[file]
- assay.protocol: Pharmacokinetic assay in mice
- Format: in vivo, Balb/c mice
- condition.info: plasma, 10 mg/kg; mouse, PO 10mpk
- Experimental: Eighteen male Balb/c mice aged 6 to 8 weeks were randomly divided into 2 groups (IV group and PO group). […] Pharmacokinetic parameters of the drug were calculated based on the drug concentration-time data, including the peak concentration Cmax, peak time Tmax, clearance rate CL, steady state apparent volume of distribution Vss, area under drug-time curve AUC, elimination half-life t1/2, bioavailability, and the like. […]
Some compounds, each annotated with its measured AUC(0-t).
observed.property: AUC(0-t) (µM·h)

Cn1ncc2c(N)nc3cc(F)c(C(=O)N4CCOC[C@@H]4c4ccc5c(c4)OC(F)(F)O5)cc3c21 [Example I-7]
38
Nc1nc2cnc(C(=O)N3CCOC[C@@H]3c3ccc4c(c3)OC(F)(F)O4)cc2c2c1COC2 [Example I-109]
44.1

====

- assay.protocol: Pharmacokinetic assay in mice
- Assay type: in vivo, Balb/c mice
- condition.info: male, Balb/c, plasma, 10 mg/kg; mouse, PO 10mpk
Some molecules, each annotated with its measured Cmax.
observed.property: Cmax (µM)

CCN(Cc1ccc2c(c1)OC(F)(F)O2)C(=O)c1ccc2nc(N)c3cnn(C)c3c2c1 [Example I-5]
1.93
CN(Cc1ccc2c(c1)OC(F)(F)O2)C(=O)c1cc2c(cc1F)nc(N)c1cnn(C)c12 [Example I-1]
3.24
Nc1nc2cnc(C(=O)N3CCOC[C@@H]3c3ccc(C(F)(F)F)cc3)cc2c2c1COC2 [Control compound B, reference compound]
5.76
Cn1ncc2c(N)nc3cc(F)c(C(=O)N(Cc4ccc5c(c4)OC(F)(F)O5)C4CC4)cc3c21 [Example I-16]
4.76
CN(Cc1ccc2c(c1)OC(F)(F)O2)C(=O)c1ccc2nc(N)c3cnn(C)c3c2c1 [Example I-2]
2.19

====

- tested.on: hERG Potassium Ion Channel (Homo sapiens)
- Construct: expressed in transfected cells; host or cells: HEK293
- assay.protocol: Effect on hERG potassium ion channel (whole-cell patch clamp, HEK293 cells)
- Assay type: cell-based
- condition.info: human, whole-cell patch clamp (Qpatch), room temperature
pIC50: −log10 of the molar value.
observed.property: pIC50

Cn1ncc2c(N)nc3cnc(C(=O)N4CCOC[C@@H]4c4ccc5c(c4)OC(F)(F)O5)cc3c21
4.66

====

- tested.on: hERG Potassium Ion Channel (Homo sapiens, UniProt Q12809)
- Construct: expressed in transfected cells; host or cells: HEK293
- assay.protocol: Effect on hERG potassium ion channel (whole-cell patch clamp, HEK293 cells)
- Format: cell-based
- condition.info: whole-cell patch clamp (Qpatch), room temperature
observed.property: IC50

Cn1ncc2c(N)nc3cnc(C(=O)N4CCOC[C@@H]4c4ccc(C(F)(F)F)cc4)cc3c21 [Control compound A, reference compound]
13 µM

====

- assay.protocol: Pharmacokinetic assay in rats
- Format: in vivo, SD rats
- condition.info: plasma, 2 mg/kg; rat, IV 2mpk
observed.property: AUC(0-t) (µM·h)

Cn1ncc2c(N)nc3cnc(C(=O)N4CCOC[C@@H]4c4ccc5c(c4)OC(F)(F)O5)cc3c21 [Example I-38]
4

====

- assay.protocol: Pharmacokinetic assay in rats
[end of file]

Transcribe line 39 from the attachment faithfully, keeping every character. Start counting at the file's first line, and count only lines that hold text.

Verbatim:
- Construct: expressed in transfected cells; host or cells: HEK293